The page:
Laparoscopic Ventral Hernia Repair: Postoperative Antibiotics Decrease Incidence of Seroma-Related Cellulitis

Edwards, C.; Angstadt, J.; Whipple, O.; Grau, R.
November 2005
American Surgeon;Nov/2005, Vol. 71 Issue 11, p931
Academic Journal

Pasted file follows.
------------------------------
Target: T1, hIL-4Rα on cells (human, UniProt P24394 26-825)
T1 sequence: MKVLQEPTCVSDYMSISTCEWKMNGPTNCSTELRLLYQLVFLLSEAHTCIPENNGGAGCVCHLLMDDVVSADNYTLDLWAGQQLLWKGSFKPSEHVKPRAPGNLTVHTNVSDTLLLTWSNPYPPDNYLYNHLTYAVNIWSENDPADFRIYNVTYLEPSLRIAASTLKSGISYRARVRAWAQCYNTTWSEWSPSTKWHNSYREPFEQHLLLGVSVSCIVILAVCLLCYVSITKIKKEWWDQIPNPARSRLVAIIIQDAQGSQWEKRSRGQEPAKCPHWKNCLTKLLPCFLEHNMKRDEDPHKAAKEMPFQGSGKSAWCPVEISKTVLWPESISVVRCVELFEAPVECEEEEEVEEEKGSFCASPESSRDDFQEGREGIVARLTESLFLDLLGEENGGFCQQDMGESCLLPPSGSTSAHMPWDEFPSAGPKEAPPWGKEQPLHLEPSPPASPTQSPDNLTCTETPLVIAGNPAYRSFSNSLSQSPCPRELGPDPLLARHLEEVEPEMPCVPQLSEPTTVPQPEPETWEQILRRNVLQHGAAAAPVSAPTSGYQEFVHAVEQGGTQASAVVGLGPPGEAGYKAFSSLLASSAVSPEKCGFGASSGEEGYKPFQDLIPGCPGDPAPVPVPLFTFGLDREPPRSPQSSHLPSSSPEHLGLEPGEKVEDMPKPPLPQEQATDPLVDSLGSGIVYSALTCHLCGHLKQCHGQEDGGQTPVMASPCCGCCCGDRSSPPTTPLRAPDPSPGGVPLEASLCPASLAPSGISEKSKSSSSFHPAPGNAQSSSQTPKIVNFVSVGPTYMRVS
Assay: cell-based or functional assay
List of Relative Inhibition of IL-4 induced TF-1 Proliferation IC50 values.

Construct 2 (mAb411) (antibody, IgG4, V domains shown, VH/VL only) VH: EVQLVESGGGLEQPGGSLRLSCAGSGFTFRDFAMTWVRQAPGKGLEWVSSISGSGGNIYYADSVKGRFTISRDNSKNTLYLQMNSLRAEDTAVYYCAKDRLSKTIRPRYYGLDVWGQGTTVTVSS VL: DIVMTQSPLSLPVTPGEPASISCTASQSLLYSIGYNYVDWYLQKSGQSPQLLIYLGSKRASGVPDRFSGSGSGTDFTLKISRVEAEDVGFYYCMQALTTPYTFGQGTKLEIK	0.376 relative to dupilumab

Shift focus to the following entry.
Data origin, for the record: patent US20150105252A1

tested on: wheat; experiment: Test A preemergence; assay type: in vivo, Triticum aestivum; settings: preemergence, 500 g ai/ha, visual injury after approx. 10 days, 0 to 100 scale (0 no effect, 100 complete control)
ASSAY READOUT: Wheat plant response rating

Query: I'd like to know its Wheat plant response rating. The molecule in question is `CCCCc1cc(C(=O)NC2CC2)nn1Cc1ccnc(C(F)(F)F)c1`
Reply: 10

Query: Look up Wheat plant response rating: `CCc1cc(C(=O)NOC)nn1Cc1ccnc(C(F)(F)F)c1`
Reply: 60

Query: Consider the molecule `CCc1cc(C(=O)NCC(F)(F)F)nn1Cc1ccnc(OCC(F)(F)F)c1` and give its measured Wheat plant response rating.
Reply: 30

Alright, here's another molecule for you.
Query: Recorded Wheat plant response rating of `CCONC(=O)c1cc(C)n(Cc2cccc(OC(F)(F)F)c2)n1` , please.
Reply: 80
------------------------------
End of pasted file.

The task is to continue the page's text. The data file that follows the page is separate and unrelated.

Seroma formation has been documented as a common complication in laparoscopic ventral herniorraphy. However, there are no recent studies documenting the incidence of or protective strategies against seroma-related cellulitis. The purpose of this study was to evaluate 65 laparoscopic ventral herniorraphies and to determine if seroma-related cellulitis can be prevented by the routine use of postoperative prophylactic antibiotics. A retrospective case review of 65 laparoscopic ventral herniorraphies was done at our institution from February 2002 to January 2004. All were performed using either Gore-Tex DualMesh or Bard Composix mesh and performed under the direct supervision of a single surgeon. Twenty patients received only preoperative third-generation cephalosporins or fluoroquinolones. All other patients received either 7 days of postoperative oral cephalosporins or fluoroquinolones in addition to preoperative antibiotics. Sixty-five patients underwent laparoscopic ventral hernia repair. There were 45 patients in the postoperative antibiotic group and 20 patients in the preoperative-only antibiotic group. Twenty-one patients developed seromas. Twelve of these developed cellulitis. The rates of seroma formation were similar in the two groups with 30 per cent in the preoperative only group and 33 per cent in the postoperative antibiotic group. However, 100 per cent of the seromas in the preoperative antibiotic group developed seroma-related cellulitis. Only 40 per cent of seromas in the postoperative antibiotic group developed cellulitis. In addition, two seromas in the preoperative antibiotics-only group progressed to frank mesh infection necessitating operative removal. There were no complications related to antibiotic administration. Laparoscopic ventral hernia repair is a safe and effective procedure. Our seroma rate is 30 per cent and compares equally with prior reported studies. Seroma-related cellulitis is a common problem that can lead to mesh infection, postoperative morbidity, and further need for operative care. The administration of 7 days of postoperative prophylactic antibiotics appears to be a safe and effective means to limit seromarelated cellulitis.


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